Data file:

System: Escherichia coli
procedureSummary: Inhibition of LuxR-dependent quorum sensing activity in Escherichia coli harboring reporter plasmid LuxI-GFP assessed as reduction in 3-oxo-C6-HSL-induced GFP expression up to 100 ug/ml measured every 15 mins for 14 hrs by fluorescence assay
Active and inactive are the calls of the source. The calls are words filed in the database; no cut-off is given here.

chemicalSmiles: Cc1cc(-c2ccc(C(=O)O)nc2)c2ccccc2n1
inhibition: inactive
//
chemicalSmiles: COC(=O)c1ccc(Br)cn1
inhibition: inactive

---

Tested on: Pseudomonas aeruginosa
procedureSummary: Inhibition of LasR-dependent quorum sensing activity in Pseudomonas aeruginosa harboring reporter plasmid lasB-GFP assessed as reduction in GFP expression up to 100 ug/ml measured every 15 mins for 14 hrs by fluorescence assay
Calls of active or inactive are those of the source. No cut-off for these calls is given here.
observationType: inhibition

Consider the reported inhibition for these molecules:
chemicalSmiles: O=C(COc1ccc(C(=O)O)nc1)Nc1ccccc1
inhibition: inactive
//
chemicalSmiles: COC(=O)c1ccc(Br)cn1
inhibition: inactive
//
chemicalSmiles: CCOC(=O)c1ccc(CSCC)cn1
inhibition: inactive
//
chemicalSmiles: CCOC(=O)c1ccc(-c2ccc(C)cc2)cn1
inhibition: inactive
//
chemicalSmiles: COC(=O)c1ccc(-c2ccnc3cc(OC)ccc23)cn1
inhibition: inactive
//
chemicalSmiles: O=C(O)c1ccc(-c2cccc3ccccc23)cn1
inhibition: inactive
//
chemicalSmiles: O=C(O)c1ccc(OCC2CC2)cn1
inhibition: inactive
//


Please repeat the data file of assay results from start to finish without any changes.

System: Escherichia coli
procedureSummary: Inhibition of LuxR-dependent quorum sensing activity in Escherichia coli harboring reporter plasmid LuxI-GFP assessed as reduction in 3-oxo-C6-HSL-induced GFP expression up to 100 ug/ml measured every 15 mins for 14 hrs by fluorescence assay
Active and inactive are the calls of the source. The calls are words filed in the database; no cut-off is given here.

chemicalSmiles: Cc1cc(-c2ccc(C(=O)O)nc2)c2ccccc2n1
inhibition: inactive
//
chemicalSmiles: COC(=O)c1ccc(Br)cn1
inhibition: inactive

---

Tested on: Pseudomonas aeruginosa
procedureSummary: Inhibition of LasR-dependent quorum sensing activity in Pseudomonas aeruginosa harboring reporter plasmid lasB-GFP assessed as reduction in GFP expression up to 100 ug/ml measured every 15 mins for 14 hrs by fluorescence assay
Calls of active or inactive are those of the source. No cut-off for these calls is given here.
observationType: inhibition

Consider the reported inhibition for these molecules:
chemicalSmiles: O=C(COc1ccc(C(=O)O)nc1)Nc1ccccc1
inhibition: inactive
//
chemicalSmiles: COC(=O)c1ccc(Br)cn1
inhibition: inactive
//
chemicalSmiles: CCOC(=O)c1ccc(CSCC)cn1
inhibition: inactive
//
chemicalSmiles: CCOC(=O)c1ccc(-c2ccc(C)cc2)cn1
inhibition: inactive
//
chemicalSmiles: COC(=O)c1ccc(-c2ccnc3cc(OC)ccc23)cn1
inhibition: inactive
//
chemicalSmiles: O=C(O)c1ccc(-c2cccc3ccccc23)cn1
inhibition: inactive
//
chemicalSmiles: O=C(O)c1ccc(OCC2CC2)cn1
inhibition: inactive
//